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Adding networking to my game

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I just started working on my RPG and I want it to be multiplayer. I haven't put too much work into it too far because I want to get the networking down first. Basically it's only sprites moving around on a map with basic collision detection. I downloaded KryoNet and got it so I can send and receive objects and it reacts accordingly to whatever object is passed in from the client to the server.

I literally have no idea how the logic for this works, as this is my first networked project. Any suggestions would help me greatly, I was thinking of going with a single client/server in one and having the user be able to select hosting a game or joining a game that is already made.

Any resources you can show me would help a lot as well.

Thanks.

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Okay, I'm pretty sure I've got it figured out now. I just need to know what I should be sending to my server? Like say the client-end user presses an arrow key to move in a direction. How should I be sending that to the server? Would I make another class to represent directions or something like that? Or would I just send the whole player class and pass it into some update method for the class? I really have no idea what I'm doing here.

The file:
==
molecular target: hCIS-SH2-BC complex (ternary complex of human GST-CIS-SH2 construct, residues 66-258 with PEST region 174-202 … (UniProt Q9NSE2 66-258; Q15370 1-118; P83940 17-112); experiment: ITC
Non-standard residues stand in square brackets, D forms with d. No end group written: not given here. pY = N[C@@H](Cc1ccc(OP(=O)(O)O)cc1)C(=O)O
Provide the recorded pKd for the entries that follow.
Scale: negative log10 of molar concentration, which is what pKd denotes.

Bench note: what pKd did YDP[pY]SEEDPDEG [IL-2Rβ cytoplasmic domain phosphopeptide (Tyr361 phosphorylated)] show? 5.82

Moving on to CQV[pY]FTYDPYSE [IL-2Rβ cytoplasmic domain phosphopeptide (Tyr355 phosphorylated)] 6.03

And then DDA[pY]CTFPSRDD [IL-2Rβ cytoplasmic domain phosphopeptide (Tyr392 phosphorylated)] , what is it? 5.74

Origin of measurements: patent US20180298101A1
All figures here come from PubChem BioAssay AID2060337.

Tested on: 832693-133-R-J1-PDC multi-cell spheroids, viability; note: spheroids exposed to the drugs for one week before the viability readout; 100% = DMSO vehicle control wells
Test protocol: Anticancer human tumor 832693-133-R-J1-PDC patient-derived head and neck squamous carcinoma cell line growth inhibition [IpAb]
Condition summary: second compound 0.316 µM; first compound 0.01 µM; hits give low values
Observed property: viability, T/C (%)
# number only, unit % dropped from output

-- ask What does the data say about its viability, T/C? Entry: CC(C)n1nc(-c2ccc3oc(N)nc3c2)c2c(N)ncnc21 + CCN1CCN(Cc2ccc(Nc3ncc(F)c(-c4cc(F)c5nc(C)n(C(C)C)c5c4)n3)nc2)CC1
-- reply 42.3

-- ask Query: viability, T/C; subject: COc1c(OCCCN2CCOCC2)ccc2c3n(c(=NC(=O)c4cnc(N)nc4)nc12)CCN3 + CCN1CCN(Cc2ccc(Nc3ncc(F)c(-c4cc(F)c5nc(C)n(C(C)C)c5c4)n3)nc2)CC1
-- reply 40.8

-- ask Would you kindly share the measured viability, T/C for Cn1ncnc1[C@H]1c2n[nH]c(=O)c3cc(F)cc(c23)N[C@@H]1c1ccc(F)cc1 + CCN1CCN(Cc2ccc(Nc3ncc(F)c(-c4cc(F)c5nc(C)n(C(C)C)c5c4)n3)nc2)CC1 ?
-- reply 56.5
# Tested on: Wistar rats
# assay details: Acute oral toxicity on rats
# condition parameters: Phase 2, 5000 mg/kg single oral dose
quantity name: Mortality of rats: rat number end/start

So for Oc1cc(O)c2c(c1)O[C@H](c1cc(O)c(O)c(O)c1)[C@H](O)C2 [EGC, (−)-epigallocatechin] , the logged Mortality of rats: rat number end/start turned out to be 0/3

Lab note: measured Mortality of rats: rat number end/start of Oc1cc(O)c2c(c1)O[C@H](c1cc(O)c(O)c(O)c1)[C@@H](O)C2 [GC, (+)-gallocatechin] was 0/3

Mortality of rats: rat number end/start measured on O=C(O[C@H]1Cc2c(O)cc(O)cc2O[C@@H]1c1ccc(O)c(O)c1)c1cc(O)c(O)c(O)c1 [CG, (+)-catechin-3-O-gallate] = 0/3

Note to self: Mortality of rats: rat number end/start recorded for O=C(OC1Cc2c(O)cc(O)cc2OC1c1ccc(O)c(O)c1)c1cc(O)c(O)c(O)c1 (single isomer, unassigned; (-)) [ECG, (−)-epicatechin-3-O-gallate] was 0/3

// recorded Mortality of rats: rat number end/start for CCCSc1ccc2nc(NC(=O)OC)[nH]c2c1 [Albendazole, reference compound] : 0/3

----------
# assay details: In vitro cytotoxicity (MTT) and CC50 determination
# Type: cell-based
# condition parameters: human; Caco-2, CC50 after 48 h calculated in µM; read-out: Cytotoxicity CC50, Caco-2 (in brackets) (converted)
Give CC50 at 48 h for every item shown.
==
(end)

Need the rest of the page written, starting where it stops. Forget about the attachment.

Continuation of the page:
Thanks

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Typically, you define a protocol. Part of a protocol is typically a PDU (packet data unit) definition. A typical implementation of a PDU is a C-style "struct," or a defined binary serialization format of some sort. Another part is the surrounding framing -- letting the receiver know what kind of PDU is coming in, and how much data it is, so the PDUs don't run together.

A typical PDU framing header might look like:

[code]byte: type
byte: datalength
byte[]: data
[/code]

What "data" means depends on the "type" field. For example, you can define a byte with bit values for different keys:

[code]
enum KeyType {
KeyLeft = 0x1,
KeyRight = 0x2,
KeyUp = 0x4,
KeyDown = 0x8,
KeyJump = 0x10,
KeyAction = 0x20
};

enum PduType {
PduTypeKeys = 1,
PduTypeChat = 2
};
[/code]